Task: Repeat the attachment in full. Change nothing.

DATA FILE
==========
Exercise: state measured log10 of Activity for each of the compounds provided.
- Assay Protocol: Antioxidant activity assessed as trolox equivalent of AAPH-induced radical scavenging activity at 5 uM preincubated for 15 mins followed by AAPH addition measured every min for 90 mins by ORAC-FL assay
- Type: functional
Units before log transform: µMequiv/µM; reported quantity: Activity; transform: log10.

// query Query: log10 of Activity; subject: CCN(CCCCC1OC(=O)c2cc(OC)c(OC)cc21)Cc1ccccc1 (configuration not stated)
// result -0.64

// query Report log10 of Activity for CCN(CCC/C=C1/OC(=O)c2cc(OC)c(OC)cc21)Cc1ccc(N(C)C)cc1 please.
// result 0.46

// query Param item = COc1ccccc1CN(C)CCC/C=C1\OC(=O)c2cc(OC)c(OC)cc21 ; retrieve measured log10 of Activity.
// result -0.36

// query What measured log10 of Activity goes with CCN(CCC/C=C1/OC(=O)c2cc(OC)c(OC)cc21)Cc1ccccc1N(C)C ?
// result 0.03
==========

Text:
Exercise: state measured log10 of Activity for each of the compounds provided.
- Assay Protocol: Antioxidant activity assessed as trolox equivalent of AAPH-induced radical scavenging activity at 5 uM preincubated for 15 mins followed by AAPH addition measured every min for 90 mins by ORAC-FL assay
- Type: functional
Units before log transform: µMequiv/µM; reported quantity: Activity; transform: log10.

// query Query: log10 of Activity; subject: CCN(CCCCC1OC(=O)c2cc(OC)c(OC)cc21)Cc1ccccc1 (configuration not stated)
// result -0.64

// query Report log10 of Activity for CCN(CCC/C=C1/OC(=O)c2cc(OC)c(OC)cc21)Cc1ccc(N(C)C)cc1 please.
// result 0.46

// query Param item = COc1ccccc1CN(C)CCC/C=C1\OC(=O)c2cc(OC)c(OC)cc21 ; retrieve measured log10 of Activity.
// result -0.36

// query What measured log10 of Activity goes with CCN(CCC/C=C1/OC(=O)c2cc(OC)c(OC)cc21)Cc1ccccc1N(C)C ?
// result 0.03